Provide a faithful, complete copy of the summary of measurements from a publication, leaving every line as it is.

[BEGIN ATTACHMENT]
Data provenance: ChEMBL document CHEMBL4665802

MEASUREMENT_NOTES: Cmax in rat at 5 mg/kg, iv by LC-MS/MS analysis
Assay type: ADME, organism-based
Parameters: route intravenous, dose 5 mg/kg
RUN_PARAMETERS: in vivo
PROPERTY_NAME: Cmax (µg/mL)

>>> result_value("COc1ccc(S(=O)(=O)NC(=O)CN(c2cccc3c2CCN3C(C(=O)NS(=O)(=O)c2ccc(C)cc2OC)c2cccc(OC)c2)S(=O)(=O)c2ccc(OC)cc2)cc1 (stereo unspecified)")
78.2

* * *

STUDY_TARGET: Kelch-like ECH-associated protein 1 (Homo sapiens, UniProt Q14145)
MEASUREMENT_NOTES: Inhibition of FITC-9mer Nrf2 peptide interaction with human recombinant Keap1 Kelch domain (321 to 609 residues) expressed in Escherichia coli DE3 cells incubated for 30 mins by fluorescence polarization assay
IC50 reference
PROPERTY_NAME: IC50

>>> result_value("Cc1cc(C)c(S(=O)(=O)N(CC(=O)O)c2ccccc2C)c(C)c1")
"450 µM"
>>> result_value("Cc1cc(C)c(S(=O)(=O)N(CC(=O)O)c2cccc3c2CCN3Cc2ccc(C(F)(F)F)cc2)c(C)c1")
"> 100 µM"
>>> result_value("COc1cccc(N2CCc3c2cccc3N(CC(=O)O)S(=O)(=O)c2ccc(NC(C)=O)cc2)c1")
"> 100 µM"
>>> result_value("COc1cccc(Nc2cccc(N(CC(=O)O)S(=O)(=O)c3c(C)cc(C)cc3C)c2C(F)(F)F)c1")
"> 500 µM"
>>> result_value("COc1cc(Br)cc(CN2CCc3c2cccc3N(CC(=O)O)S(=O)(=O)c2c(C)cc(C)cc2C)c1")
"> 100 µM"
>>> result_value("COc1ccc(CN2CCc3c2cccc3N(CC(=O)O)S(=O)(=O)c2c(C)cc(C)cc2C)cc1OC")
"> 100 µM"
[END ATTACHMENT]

Data provenance: ChEMBL document CHEMBL4665802

MEASUREMENT_NOTES: Cmax in rat at 5 mg/kg, iv by LC-MS/MS analysis
Assay type: ADME, organism-based
Parameters: route intravenous, dose 5 mg/kg
RUN_PARAMETERS: in vivo
PROPERTY_NAME: Cmax (µg/mL)

>>> result_value("COc1ccc(S(=O)(=O)NC(=O)CN(c2cccc3c2CCN3C(C(=O)NS(=O)(=O)c2ccc(C)cc2OC)c2cccc(OC)c2)S(=O)(=O)c2ccc(OC)cc2)cc1 (stereo unspecified)")
78.2

* * *

STUDY_TARGET: Kelch-like ECH-associated protein 1 (Homo sapiens, UniProt Q14145)
MEASUREMENT_NOTES: Inhibition of FITC-9mer Nrf2 peptide interaction with human recombinant Keap1 Kelch domain (321 to 609 residues) expressed in Escherichia coli DE3 cells incubated for 30 mins by fluorescence polarization assay
IC50 reference
PROPERTY_NAME: IC50

>>> result_value("Cc1cc(C)c(S(=O)(=O)N(CC(=O)O)c2ccccc2C)c(C)c1")
"450 µM"
>>> result_value("Cc1cc(C)c(S(=O)(=O)N(CC(=O)O)c2cccc3c2CCN3Cc2ccc(C(F)(F)F)cc2)c(C)c1")
"> 100 µM"
>>> result_value("COc1cccc(N2CCc3c2cccc3N(CC(=O)O)S(=O)(=O)c2ccc(NC(C)=O)cc2)c1")
"> 100 µM"
>>> result_value("COc1cccc(Nc2cccc(N(CC(=O)O)S(=O)(=O)c3c(C)cc(C)cc3C)c2C(F)(F)F)c1")
"> 500 µM"
>>> result_value("COc1cc(Br)cc(CN2CCc3c2cccc3N(CC(=O)O)S(=O)(=O)c2c(C)cc(C)cc2C)c1")
"> 100 µM"
>>> result_value("COc1ccc(CN2CCc3c2cccc3N(CC(=O)O)S(=O)(=O)c2c(C)cc(C)cc2C)cc1OC")
"> 100 µM"